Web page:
Firefox, the open source browser, is being tested on Ouya, the open source game console, according to a software developer at Mozilla.
"We're investigating what we need to do to make Firefox usable on Ouya," confirmed Mozilla mobile platform engineer Chris Lord to OuyaForum.com administrator Ed Krassenstein.
"It already works and we have some preliminary patches for gamepad support, but there's still quite a bit of work to be done to make it really usable," said the Firefox developer.
Lord, in finer detail, said that this includes making sure WebGL and Canvas support performs well enough on Ouya, and that relevant APIs like Gamepad API are also supported.
Article continues below
Firefox Ouya or Ouyno?
Don't shout "Ouya!" in thinking that Mozilla is guaranteed to bring the Firefox browser to this US$99 Android-based game console.
A company representative told TechRadar that "Mozilla is an open source organization and all projects and experiments at Mozilla are developed in the open to gather ideas and feedback."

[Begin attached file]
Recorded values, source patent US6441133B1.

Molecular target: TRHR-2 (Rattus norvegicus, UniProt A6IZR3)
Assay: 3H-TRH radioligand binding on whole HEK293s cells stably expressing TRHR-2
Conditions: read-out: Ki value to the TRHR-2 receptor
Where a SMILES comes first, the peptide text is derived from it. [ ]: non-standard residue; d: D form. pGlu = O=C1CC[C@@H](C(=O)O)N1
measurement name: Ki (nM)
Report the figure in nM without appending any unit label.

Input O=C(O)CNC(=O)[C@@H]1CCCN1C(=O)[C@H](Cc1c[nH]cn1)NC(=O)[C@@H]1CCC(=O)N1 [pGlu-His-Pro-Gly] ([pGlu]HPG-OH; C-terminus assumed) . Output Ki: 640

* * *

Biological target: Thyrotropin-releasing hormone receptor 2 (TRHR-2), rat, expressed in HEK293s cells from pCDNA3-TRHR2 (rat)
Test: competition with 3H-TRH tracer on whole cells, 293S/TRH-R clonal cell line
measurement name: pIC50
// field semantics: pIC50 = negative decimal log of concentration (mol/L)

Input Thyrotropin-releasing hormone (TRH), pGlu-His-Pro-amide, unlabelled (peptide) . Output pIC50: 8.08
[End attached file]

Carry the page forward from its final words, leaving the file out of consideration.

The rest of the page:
"Firefox was ported to Ouya by one of our developers as an experimental project. We'll keep you posted on any news or developments related to Firefox on OUYA."
Lord, that one exploratory developer, further backed up the experimental status of Firefox on Ouya on Twitter.
"#Firefox on #Ouya - kinda unusable atm," he tweeted along with a photo of the console sitting in front of a screen projecting the Firefox browser.
Ouya tech specs
The Kickstarter-backed Ouya is being toyed with by developers like the ones at Mozilla right now, as the diminitive console prepares to release to general Kickstarter backers in March.
The Ouya release date for retail stores is currently pegged for April, with the official website still accepting Ouya pre-orders.
The latest Ouya tech specs confirm that it will run a custom TV UI version of Android Jelly Bean, come with a much-needed-for-mobile gamepad, and pack a Tegra 3 system-on-a-chip.
With a 1.7 GHz processor, 1GB of RAM, and 8GB of onboard flash memory, Ouya will have enough power to support Android games, all of which are free-to-play in some capacity.
Raising more than USD$8.5 million (around £5.4 million, AUD$8.045) from Kickstarter, the second-highest crowd-funded project on the site, there are a lot of people betting big on this tiny console.